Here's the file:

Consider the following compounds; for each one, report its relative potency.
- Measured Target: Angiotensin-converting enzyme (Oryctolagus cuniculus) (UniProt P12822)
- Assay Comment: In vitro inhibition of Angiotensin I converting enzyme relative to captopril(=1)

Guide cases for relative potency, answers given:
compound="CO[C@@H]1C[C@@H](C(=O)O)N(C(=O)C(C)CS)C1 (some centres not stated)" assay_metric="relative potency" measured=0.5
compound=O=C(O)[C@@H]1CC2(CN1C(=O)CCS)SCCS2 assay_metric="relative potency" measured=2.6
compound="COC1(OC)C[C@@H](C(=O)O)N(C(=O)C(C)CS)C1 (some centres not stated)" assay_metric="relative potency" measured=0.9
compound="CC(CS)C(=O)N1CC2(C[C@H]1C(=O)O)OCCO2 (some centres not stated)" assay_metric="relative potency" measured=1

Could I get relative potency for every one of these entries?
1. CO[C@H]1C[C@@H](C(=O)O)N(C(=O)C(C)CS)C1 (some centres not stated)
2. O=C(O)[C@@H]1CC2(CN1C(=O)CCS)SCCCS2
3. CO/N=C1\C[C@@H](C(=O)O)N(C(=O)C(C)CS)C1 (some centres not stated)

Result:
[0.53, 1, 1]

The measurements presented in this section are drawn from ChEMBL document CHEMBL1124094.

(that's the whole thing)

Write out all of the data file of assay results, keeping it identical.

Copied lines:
Consider the following compounds; for each one, report its relative potency.
- Measured Target: Angiotensin-converting enzyme (Oryctolagus cuniculus) (UniProt P12822)
- Assay Comment: In vitro inhibition of Angiotensin I converting enzyme relative to captopril(=1)

Guide cases for relative potency, answers given:
compound="CO[C@@H]1C[C@@H](C(=O)O)N(C(=O)C(C)CS)C1 (some centres not stated)" assay_metric="relative potency" measured=0.5
compound=O=C(O)[C@@H]1CC2(CN1C(=O)CCS)SCCS2 assay_metric="relative potency" measured=2.6
compound="COC1(OC)C[C@@H](C(=O)O)N(C(=O)C(C)CS)C1 (some centres not stated)" assay_metric="relative potency" measured=0.9
compound="CC(CS)C(=O)N1CC2(C[C@H]1C(=O)O)OCCO2 (some centres not stated)" assay_metric="relative potency" measured=1

Could I get relative potency for every one of these entries?
1. CO[C@H]1C[C@@H](C(=O)O)N(C(=O)C(C)CS)C1 (some centres not stated)
2. O=C(O)[C@@H]1CC2(CN1C(=O)CCS)SCCCS2
3. CO/N=C1\C[C@@H](C(=O)O)N(C(=O)C(C)CS)C1 (some centres not stated)

Result:
[0.53, 1, 1]

The measurements presented in this section are drawn from ChEMBL document CHEMBL1124094.